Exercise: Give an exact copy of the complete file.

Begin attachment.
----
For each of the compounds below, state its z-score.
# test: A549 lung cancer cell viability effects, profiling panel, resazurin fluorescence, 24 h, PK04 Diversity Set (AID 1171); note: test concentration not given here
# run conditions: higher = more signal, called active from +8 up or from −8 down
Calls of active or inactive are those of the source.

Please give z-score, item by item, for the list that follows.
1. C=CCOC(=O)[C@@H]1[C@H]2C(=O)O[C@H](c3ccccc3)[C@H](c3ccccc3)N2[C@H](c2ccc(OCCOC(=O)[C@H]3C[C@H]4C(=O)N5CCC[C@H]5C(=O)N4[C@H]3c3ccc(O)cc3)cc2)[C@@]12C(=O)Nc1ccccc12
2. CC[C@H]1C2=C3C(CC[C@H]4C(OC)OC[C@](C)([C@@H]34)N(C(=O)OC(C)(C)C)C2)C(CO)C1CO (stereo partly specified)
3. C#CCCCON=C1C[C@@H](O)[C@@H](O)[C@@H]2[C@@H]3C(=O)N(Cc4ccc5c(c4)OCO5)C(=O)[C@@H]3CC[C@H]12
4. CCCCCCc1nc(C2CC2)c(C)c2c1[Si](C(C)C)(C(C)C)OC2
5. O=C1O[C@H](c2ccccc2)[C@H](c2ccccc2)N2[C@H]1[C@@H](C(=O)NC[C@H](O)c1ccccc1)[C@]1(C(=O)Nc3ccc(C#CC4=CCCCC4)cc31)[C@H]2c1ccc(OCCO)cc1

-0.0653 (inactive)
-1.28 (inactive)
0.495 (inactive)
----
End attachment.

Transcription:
For each of the compounds below, state its z-score.
# test: A549 lung cancer cell viability effects, profiling panel, resazurin fluorescence, 24 h, PK04 Diversity Set (AID 1171); note: test concentration not given here
# run conditions: higher = more signal, called active from +8 up or from −8 down
Calls of active or inactive are those of the source.

Please give z-score, item by item, for the list that follows.
1. C=CCOC(=O)[C@@H]1[C@H]2C(=O)O[C@H](c3ccccc3)[C@H](c3ccccc3)N2[C@H](c2ccc(OCCOC(=O)[C@H]3C[C@H]4C(=O)N5CCC[C@H]5C(=O)N4[C@H]3c3ccc(O)cc3)cc2)[C@@]12C(=O)Nc1ccccc12
2. CC[C@H]1C2=C3C(CC[C@H]4C(OC)OC[C@](C)([C@@H]34)N(C(=O)OC(C)(C)C)C2)C(CO)C1CO (stereo partly specified)
3. C#CCCCON=C1C[C@@H](O)[C@@H](O)[C@@H]2[C@@H]3C(=O)N(Cc4ccc5c(c4)OCO5)C(=O)[C@@H]3CC[C@H]12
4. CCCCCCc1nc(C2CC2)c(C)c2c1[Si](C(C)C)(C(C)C)OC2
5. O=C1O[C@H](c2ccccc2)[C@H](c2ccccc2)N2[C@H]1[C@@H](C(=O)NC[C@H](O)c1ccccc1)[C@]1(C(=O)Nc3ccc(C#CC4=CCCCC4)cc31)[C@H]2c1ccc(OCCO)cc1

-0.0653 (inactive)
-1.28 (inactive)
0.495 (inactive)